Welcome back to the Immigration Lawyer Blog, where we discuss all things immigration. In this video, attorney Jacob Sapochnick discusses an important announcement made by the United States Citizenship and Immigration Services (USCIS) on July 31, 2020 regarding new increases in immigration filing fees for certain applications and petitions.
Stay tuned for more information.
What is the new announcement about?
USCIS recently announced that the agency will be increasing filing fees for certain applications and petitions in order to meet its operational costs. As many of you are aware, USCIS has been facing a serious financial crisis as a result of the Coronavirus pandemic. The substantial loss of revenue the agency has experienced has forced the agency to resort to a hike in filing fees that will be enforced beginning October 2nd.
Shortly after its announcement regarding the fee increases, USCIS published a final rule in the Federal Register explaining that the price increases are “ intended to ensure that USCIS has the resources it needs to provide adequate service to applicants and petitioners.”
Welcome back to the Immigration Lawyer Blog, where we discuss all things immigration. In this video, attorney Jacob Sapochnick discusses some very exciting news for first time DACA applicants. Pursuant to a recent court order, a federal judge has ruled that the government must restore the DACA program to its pre-September 2017 status, meaning that USCIS must accept new applications from first time DACA applicants and advance parole requests. Stay tuned for more information on this topic.
On July 17, 2020 a federal judge in the state of Maryland issued a ruling that requires the government to restore the DACA program to its pre-September 2017 status. This means that USCIS must continue the DACA program as it was before it was rescinded by the Trump administration on September 5, 2017, when applications for DACA were being accepted by first time applicants.
Before this decision, on June 18th the Supreme Court of the United States issued a ruling on DACA finding that, although the government’s rescission of DACA violated the Administrative Procedure Act, the government could lawfully rescind DACA so long as the government follows the procedures required by the APA. In effect, the Supreme Court’s decision left open the possibility for DACA to be rescinded by the Trump administration. The Supreme Court emphasized that it would not decide whether DACA or its rescission are “sound policies.”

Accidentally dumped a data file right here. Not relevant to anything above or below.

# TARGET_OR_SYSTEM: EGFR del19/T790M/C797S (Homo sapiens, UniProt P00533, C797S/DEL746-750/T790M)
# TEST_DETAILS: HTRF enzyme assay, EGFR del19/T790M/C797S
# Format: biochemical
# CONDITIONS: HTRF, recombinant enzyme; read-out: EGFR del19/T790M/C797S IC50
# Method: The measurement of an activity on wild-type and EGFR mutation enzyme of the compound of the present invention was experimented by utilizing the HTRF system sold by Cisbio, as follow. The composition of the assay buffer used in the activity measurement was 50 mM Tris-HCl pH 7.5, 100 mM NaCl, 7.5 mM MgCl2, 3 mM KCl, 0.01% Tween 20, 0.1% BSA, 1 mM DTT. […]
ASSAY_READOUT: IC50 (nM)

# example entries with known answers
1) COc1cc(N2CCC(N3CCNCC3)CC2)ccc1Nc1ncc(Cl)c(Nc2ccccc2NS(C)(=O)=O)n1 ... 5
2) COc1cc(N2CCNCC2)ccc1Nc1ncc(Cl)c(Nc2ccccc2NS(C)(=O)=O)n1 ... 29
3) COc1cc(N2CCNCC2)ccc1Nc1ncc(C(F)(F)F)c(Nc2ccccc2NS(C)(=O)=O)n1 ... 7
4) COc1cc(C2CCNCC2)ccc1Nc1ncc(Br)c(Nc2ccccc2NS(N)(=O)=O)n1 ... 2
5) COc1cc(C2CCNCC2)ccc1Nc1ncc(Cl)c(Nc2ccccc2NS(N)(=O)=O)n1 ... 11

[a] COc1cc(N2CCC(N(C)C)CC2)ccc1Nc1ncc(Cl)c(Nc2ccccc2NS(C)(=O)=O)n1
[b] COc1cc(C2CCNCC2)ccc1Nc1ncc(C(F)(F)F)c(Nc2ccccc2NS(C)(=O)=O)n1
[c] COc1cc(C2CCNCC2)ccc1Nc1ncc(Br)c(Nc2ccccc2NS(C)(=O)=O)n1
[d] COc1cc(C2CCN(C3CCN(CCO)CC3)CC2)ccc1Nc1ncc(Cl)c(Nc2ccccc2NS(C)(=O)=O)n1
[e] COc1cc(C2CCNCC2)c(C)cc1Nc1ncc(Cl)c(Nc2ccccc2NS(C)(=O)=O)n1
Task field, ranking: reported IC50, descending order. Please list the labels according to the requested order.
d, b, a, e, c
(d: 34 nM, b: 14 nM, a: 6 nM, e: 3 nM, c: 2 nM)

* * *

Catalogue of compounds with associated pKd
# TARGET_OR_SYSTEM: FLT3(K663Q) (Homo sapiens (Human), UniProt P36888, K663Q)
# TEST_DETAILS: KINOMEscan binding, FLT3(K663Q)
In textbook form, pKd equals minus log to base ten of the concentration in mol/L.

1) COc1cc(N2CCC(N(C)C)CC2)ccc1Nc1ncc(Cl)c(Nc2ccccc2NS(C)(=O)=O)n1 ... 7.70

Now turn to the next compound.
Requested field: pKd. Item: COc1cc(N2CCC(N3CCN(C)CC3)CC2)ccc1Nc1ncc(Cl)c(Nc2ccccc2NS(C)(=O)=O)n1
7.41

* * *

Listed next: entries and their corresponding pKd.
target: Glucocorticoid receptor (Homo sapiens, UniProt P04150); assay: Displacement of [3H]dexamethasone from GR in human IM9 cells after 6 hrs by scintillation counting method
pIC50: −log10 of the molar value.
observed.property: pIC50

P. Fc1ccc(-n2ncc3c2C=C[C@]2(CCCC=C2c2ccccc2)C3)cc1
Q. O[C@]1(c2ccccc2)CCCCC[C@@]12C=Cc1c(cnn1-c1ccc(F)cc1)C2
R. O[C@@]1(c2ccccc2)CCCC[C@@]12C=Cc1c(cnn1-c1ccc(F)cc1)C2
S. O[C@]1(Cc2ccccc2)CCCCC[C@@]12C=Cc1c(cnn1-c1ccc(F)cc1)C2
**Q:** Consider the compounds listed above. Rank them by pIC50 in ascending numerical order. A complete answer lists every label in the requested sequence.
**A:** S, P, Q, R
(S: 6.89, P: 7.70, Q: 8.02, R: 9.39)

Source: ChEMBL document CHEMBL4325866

After its ruling, the Supreme Court sent the case back to the lower courts, where the Maryland judge ultimately decided in favor of reinstating the DACA program.
Welcome back to the Immigration Lawyer Blog, where we discuss all things immigration. In this video, attorney Jacob Sapochnick shares very exciting news for Dreamers. On June 18, 2020, the United States Supreme Court handed down a ruling blocking the Trump administration from rescinding the Deferred Action for Childhood Arrivals (DACA) program, an Obama-era program that grants young undocumented immigrants temporary employment authorization and shields them from deportation.
Keep on watching for more information.
For nearly 8 years, the DACA program has helped thousands of undocumented young adults live and work in the United States without fear of deportation. Aside from having formal legal status in the United States, Dreamers are by all accounts American. Many have lived in the United States for most of their lives, attended American schools, established deep ties to the United States, and adopted the American way of life.
Unfortunately, since the beginning of his campaign, President Trump has targeted the DACA program promising to dismantle “the illegal” DACA program once and for all. President Trump long criticized the DACA program because it was created unilaterally by former President Barack Obama by executive order. President Trump has called the program illegal because it was not created by Congress.
As you may recall, on September 5, 2017, the President announced his controversial decision to rescind the DACA program which was met with great resistance by American universities, several states, and other pro-immigrant groups. Soon after, several states filed lawsuits against the Department of Homeland Security to stop the government from rescinding DACA. In all lawsuits, the lower court ruled in favor of the plaintiffs, ordering the government to keep DACA in place. The lawsuits were merged and finally came to the Supreme Court in November of 2019.